“The Brickyard” is the commonly used nickname for the Indianapolis Motor Speedway, home of the Indy 500. A Duke City pizzeria with the sobriquet Brickyard Pizza launched near the University of New Mexico in August, 2004, but has absolutely nothing to do with the famous race. It isn’t even affiliated with Albuquerque’s famous racing family, the Unsers, several of whom have won motor racing’s crown jewel.
Brickyard Pizza occupies the Brick Light District area edifice which previously housed Rebar, an eclectic Asian inspired restaurant which just wasn’t an economic or conceptual fit for the collegiate demographic. Cash-strapped students who subsist on a diet of the four food groups–frozen food, fast food, canned food and when they can get it, free food–just didn’t get Rebar. For one thing, Rebar didn’t serve pizza, the favorite food of collegians across the fruited plain, a food students love so much it would be every university’s mascot were it not for the boards of regions.
Entrepreneurial founder Derek Young understood what the college crowd wanted: pizza, beer, big screen televisions, free Internet access and wireless connections in an unpretentious and informal ambiance–the quintessential college hang-out experience. Beer and pizza alone make it better than being at home. Even better is having attractive servers bring them to your table. It’s certainly not pandering if you give your demographic what they want and Brickyard Pizza has been doing just that for nearly a decade.
Thematically, Brickyard Pizza proudly affiliates with the University of New Mexico Lobos without overdoing it. The menu includes breadsticks, a calzone (“zoni”) and a pizza prefaced with the name “Lobo.” There are also a zoni and a pizza named “The Neal” for Lobo men’s basketball coach Craig Neal. It had previously been named the “Alford” until the immaculately coiffed former coach announced his departure for ostensibly green(back)er pastures. While the dapper Alford can probably identify with pesto and chicken, for the fiery Neal perhaps green chile, jalapenos and Sriracha sauce might be more appropriate.
Because students and other guests cannot on pizza and beer alone subsist, the menu offers four appetizers: two types of breadsticks, buffalo wings and a spinach artichoke dip. It’s not usually advisable to order a bread-based appetizer when your main course is also bread-heavy, but the hand-rolled breadsticks are hard to resist and a half order (four) won’t fill you up (though you will be tempted to order four more). The Lobo breadsticks are delightfully yeasty, fluffy knots impregnated with melted, stretchy cheese and topped with green chile. They’re addictive especially with the dipping sauce (ranch, bleu cheese, nacho cheese, garlic butter and marinara) of your choice. The garlic butter is terrific.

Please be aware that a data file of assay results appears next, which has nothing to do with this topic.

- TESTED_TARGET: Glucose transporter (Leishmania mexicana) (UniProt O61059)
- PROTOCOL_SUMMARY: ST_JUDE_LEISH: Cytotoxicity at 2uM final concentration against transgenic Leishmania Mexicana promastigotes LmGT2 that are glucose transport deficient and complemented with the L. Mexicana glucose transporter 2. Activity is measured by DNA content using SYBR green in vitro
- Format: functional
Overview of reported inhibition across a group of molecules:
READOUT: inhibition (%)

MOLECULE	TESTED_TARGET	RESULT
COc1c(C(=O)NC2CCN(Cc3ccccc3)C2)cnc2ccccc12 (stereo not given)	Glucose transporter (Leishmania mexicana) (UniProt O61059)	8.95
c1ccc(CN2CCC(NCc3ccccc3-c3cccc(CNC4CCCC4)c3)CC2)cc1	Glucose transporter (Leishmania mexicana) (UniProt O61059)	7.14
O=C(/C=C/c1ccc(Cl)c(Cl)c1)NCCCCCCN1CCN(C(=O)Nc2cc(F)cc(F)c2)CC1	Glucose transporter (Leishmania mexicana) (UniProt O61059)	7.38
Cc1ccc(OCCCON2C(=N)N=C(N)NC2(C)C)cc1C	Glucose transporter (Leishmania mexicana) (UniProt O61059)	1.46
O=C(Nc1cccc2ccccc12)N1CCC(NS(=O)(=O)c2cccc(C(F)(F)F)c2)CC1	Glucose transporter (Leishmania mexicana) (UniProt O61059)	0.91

Pizzas are available in several sizes—from single slices to an XL Deep Dish behemoth—with a price structure for all budgets. If you find decision-making a daunting process, four specialty pizzas and four signature pizzas are already configured with ingredients which ostensibly go well together. Otherwise, you’ll ponder at length over a list of sixteen meats and cheeses and eighteen veggie toppings. The amiable Brickyard staff will also let you add or subtract an ingredient or two from one of the specialty or signature pizzas so you can truly have it your way.
We had our way with a Supreme pizza (pepperoni, sausage, mushrooms, onion, green peppers and black olive) by swapping green peppers with green chile. The cornicione, an Italian term for the “lip” or puffy outer edge of the pizza is chewy and rigid with several air holes, all good things in my book. You can’t bend your pizza vertically as can New York style pizza. The crust is thick enough for multitudinous ingredients which are generously piled on, though because it tapers toward a thinner middle, you may have to employ your fork skills for a few bites before you can pick it up. The sauce is light and sweet with virtually no acidity. A generous blanket of cheese is applied to the crusty canvas while the Supreme’s ingredients go very well together. After far too many visits to restaurants offering “gourmet” style pizza, Brickyard Pizza is a heaven-send.
The Lobo from the Signature Pizza menu is almost as much a winner as Coach Fishbein’s soccer teams. From an ingredient perspective, it’s rather sparse with solely the triumvirate of pepperoni, sausage and green chile piled high on a crusty canvas and slathered with Brickyard’s sauce. Frankly, when you’ve got green chile who needs much else. The chile has a pleasant piquancy and nicely roasted flavor.
If, miraculously, you have room for dessert, Brickyard Pizza has three options: a scoop of Vanilla ice cream, a pizza cookie and a root beer float. The pizza cookie is intriguing and delicious, albeit offering a week’s worth of calories and sugar. A warm, soft cookie is presented on a personal sized pizza pie plate then topped with your choice of toppings (chocolate, caramel, raspberry) and three scoops of ice cream. It’s a good dessert if you’ve got a very sweet tooth, but may offer a bit of an overload if you like sugar in moderation. Students probably appreciate it because their metabolisms are faster than mine.
Brickyard’s pizza is a very good option for students and pizza aficionados. Order a large pizza and those of us who prefer cold pizza will find out the next day that it’s even better out of the refrigerator than out of the oven.
2216 Central, S.E.
Albuquerque, New Mexico
LATEST VISIT: 4 January 2014
# OF VISITS: 3
BEST BET: The Supreme, The Lobo, Lobo Breadsticks, Pizza Cookie